Bookies, Banks and Fiduciaries

A bookie is an arbitrager. He has no skin in the game; rather, he uses odds (the parallel in finance would be interest rates) to earn money on each bet that is placed (each financial transaction). The odds are always variable unless you are willing to pay a fee to lock it up.

At yesterday’s financial committee hearings, Loyd Blankfein gave a general overview of his firm’s risk management management practices: to paraphrase, risk mitigation is achieved by finding a third party to take the other side of the transaction. Fees from brokering these investments are a significant source of revenue for most investment banks. The research divisions of these same investment banks will also put out opinions on the direction of the market for most of asset classes, fortunately for bank, 50% of their customers will make sound investment decisions.

The issue in late 2008, was that the third party (AIG) in many of these transactions took on way too much risk from numerous investment banks. They put everything on black, and they were wrong. The result was that AIG couldn’t make good on their debts and the government had to come to the rescue. The investment banks had significant exposure to AIG’s credit risk and this is where the domino’s would have begun to fall.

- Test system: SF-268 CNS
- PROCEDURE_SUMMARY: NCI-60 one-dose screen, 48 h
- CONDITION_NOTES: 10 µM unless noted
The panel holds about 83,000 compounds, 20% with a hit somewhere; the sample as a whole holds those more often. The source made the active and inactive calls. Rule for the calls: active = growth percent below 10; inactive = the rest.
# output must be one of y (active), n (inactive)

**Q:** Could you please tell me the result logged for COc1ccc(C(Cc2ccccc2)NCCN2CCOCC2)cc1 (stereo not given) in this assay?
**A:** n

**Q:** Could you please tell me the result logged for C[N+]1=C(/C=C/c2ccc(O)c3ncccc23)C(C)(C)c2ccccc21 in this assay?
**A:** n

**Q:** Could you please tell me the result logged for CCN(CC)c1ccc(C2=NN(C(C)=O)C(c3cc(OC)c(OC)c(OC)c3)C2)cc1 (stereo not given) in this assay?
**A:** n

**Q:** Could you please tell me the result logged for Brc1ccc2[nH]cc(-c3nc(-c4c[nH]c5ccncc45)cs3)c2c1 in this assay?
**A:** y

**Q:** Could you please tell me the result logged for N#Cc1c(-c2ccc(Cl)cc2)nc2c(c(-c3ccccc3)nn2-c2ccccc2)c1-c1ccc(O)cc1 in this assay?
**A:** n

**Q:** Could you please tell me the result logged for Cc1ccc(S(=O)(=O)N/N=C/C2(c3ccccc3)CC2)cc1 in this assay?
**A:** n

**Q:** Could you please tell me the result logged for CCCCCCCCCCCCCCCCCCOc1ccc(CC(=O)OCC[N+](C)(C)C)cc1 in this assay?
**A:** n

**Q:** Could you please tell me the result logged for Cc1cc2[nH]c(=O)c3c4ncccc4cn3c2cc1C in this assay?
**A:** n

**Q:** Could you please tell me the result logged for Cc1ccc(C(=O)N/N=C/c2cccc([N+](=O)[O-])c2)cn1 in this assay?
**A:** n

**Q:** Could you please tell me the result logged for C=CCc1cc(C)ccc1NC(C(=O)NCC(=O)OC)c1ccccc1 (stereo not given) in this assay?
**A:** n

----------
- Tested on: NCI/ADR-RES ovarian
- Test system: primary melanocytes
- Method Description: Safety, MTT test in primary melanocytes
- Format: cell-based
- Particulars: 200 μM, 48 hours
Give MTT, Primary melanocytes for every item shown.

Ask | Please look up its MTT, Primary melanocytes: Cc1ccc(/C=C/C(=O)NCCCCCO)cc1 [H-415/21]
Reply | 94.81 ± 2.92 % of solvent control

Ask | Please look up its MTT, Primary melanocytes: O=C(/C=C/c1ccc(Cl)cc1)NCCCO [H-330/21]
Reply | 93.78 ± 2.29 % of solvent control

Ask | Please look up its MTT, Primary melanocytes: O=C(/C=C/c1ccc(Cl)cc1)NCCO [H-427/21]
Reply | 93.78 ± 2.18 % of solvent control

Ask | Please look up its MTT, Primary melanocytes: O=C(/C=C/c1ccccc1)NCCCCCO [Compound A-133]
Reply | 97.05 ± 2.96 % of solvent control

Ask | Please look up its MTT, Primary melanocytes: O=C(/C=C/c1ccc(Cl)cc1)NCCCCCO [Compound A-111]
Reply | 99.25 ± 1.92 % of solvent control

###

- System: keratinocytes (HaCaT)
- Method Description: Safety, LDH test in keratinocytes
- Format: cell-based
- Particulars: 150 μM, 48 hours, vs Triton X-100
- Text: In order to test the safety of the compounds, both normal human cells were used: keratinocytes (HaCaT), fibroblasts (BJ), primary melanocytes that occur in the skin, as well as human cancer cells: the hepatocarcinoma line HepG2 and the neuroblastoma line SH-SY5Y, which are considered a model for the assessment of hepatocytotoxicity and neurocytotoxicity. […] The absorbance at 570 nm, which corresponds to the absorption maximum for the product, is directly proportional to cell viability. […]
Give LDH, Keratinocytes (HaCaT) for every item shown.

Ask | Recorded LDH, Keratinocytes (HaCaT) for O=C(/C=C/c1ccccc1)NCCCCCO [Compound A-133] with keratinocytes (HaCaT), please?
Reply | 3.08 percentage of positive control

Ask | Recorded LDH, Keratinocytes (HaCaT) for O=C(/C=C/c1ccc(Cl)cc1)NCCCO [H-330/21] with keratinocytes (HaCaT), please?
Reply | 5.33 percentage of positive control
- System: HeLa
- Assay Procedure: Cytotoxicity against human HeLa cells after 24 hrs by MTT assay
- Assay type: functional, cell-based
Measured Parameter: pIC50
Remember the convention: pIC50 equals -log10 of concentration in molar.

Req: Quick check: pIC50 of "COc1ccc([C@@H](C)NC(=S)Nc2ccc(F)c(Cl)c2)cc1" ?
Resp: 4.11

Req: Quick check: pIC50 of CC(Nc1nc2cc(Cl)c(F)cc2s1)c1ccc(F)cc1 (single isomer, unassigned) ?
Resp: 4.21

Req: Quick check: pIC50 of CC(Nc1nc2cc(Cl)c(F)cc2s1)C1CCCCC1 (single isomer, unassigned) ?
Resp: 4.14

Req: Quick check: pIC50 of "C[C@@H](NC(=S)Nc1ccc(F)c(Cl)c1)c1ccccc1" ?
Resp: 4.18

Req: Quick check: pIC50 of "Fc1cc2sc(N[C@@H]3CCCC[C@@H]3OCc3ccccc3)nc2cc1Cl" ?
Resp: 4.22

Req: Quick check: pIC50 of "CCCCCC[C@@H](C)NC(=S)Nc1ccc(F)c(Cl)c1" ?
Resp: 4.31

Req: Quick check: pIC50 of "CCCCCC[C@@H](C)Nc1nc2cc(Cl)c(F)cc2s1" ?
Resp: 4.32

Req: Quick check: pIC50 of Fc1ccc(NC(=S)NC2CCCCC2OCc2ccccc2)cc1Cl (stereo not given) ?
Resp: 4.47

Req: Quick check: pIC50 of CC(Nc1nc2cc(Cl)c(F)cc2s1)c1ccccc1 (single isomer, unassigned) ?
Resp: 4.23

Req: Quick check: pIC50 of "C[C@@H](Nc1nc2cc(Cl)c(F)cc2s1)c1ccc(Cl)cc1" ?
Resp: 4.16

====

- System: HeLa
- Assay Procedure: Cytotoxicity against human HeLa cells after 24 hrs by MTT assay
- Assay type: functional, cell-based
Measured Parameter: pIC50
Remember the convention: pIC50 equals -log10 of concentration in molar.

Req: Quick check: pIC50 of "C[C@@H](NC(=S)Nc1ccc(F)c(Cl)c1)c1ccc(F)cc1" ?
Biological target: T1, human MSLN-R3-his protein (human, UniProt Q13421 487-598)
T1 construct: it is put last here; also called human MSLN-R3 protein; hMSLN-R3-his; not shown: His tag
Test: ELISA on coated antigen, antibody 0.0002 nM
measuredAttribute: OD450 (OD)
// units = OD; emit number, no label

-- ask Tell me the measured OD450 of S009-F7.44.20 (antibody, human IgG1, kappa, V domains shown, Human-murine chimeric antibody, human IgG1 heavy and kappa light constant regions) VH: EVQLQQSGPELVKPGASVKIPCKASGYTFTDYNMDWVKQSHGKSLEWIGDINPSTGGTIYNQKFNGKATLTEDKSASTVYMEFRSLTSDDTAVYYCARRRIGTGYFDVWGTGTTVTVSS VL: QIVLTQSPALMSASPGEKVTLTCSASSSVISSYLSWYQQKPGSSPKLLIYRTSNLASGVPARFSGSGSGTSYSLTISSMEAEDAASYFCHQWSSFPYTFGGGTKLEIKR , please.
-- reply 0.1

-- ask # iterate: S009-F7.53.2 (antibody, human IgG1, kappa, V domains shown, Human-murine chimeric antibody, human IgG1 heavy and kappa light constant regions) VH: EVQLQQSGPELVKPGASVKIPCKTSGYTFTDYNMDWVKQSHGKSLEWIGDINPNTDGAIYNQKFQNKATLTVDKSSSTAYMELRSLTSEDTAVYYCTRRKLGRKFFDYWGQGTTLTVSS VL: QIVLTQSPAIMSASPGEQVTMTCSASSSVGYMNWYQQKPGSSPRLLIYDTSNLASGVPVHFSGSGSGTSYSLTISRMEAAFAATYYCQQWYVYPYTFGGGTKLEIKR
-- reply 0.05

Imagine a bookie in a similar situation. He takes a bet on opposing outcomes from each of two parties; one wins big money and, all because of overextending himself, the loser can’t pay. What’s a bookie to do?

If the financial committee could see the banks in the same light as a bookie operation, it would clear up much of the confusion over how to handle any future regulations. It seems apparent that a transaction tax could be levied or that banks can be required to have more skin in the game.

This brings up accounting issues, but should banks be required to hold some portion of every transaction on their books? How much is enough? Is 8% of risk weighted assets enough? Is there a better way? Let me know in comments.

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